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It sounds like you have taken advantage of the space you have but could you add a shelf with a basket for small items up high? Or perhaps hooks with a bag on the back of the door? We've had to take use of the back of the door concept quite a bit. It's not the neatest, but items hanging hidden in a nice basket or magazine rack is nicer than laying on the floor or just seeing a dirty gardening tool.

Also, I have found that some stores, like Ballard Designs, sells pieces that are very shallow.. like 10 inches. We have one in our front hall.

    Bookmark   March 4, 2011 at 7:31PM
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Thank you for the continued input!

I have been using the bedrooms as entry-way extensions for many years, but they are small, 8 and a half by 11, and this question is prompted by me trying now to find an alternative, as I want to keep more clothes in the bedroom (instead of in the living or laundry rooms!!). I'm getting old and conventional...

We did put in recesses for the coats when we renovated before moving in, thank heavens. Going up is something we have done as well, and can, since we have 10-foot ceilings. Right now I have a high hatrack - but it's a point that that space might be used for something better. DS is wearing hats though, so it's needed for more than just my sun hats - which should also be thinned out sometime soon.

Which gets back to the question of having to keep paring down what we have, and moving some of what we keep to an alternate area.

Oh, and whether the hallway can be congested... I don't mind having to "roll sideways" :-), but the problem really arises when more than one person wants to be there at once - the whole family coming or going, seeing guests out, etc. It's like a traffic jam at times.


    Bookmark   March 5, 2011 at 12:27PM
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Can you add more recessed storage? I think it's a fantastic idea! Is the recessed storage you have covered in any way (hidden)? Can you do that? use sliding panneling or something to help it be integrated with the house? Add more, and perhaps up high, have a small step stool tucked in one of the cubbies to access the top part?).
We have a tiny house, and we enter right into the tiny front living room. When we moved in, there was a closet, however because our house has no central hall, it meant there was no access to the other side of the house (unless you walked all the way around the house). We needed a bigger living space, so we knocked out the closet. Guess what? That was the ONLY closet in the entire house! It was directly beside the fireplace (which currently does not work) and there was cubby space. It's a tall place, so inside the cubby I placed hanging shelves from the ceiling (because the walls are real plaster and unstable). I was able to put in a bottom shelf with legs to the floor to stableize it. I have a flat coat rack in there. I also store the vacuum.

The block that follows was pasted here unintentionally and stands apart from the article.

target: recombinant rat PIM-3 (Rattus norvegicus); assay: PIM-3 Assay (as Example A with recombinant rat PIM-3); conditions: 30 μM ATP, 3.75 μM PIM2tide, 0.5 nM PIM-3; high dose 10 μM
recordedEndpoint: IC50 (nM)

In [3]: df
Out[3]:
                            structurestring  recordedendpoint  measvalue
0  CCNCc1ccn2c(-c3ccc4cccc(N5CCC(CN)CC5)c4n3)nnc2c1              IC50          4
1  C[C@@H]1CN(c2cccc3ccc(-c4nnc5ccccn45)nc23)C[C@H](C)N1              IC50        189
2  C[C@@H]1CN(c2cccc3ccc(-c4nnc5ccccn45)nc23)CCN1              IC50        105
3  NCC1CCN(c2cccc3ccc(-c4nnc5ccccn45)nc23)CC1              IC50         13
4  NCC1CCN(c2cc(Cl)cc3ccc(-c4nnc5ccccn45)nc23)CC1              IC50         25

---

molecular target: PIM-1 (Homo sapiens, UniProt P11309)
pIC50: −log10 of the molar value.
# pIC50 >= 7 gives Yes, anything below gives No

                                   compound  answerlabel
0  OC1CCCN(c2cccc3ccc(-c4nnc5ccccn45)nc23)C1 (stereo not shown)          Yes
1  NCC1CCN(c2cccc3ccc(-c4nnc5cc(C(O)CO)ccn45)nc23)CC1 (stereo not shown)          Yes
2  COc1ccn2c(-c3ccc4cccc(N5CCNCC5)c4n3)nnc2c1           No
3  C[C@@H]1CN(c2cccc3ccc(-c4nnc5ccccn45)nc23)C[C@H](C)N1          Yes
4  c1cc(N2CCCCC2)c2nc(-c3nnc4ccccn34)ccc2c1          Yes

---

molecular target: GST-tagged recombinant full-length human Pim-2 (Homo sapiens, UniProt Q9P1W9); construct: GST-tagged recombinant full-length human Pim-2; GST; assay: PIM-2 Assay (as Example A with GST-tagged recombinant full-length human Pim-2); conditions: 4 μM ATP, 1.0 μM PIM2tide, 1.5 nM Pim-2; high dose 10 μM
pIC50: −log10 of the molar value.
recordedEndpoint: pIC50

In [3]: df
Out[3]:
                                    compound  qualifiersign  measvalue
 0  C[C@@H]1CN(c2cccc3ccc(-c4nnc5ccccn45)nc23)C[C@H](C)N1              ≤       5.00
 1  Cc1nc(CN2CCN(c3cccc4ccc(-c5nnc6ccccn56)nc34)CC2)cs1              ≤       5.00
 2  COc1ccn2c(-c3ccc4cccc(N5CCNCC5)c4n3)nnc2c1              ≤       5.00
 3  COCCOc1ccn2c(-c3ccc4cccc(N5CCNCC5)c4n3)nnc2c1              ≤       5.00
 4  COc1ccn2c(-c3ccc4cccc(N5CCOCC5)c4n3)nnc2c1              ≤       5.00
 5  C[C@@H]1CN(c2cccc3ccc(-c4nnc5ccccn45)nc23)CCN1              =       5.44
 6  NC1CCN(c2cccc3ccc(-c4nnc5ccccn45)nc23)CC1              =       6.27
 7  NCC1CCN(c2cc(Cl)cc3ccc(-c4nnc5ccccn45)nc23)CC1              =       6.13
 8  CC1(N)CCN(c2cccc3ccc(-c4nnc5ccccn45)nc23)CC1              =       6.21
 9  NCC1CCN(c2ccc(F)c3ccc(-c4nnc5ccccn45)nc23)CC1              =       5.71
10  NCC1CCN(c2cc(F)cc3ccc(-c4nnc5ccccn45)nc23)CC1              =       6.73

We keep only one seasonal coat in there and at most one pair of shoes each, and our dry umbrellas. The computer bag can fit on the shelf. It's tiny (we are just two) but it does fit. The garden tools all must stay outside, we have no room inside for them. However you might be able to with that long, long hallway! Make use of it all you can with recessed storage! Get a bit done at a time if you have to, and it will look fantastic when you are done, especially if at least some of it can be hidden.

    Bookmark   March 9, 2011 at 11:58AM
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I think I have maxed out the recessed storage capacity of the hallway. Mind you, a sliding panel to hide it is not a bad idea - or maybe making it like a medicine cabinet behind the wall mirror... but really, as ours is barely 3" deep, it is less useful than the ideal for a front hallway.

One that has occurred to me this week is that the space is also somewhat dark due to a dark carpet on the floor, a dark door, and dark (stained) door mouldings - one of the places we have the mouldings up (Yay!) but it makes the space seem more claustrophobic and I think stuff is more likely to just get left/lost on the floor because it isn't so evident.

Also visually, the space is fragmented by having two short carpets rather than one long one. A bad case of using what you have instead of saying hmm, what do I need here?.

GGG, it sounds as if you are making the best of what you have - amazing how tricky that can be. We don't have any closets in the house either - that's obviously part of this problem!


    Bookmark   March 12, 2011 at 1:45PM
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I recently read and drooled over "Apartment Therapy's Big Book of Small, Cool Spaces" which had an entire section with lovely pictures of solutions for situations such as yours. You might see if it inspires any remedies for your entry.

    Bookmark   March 12, 2011 at 3:40PM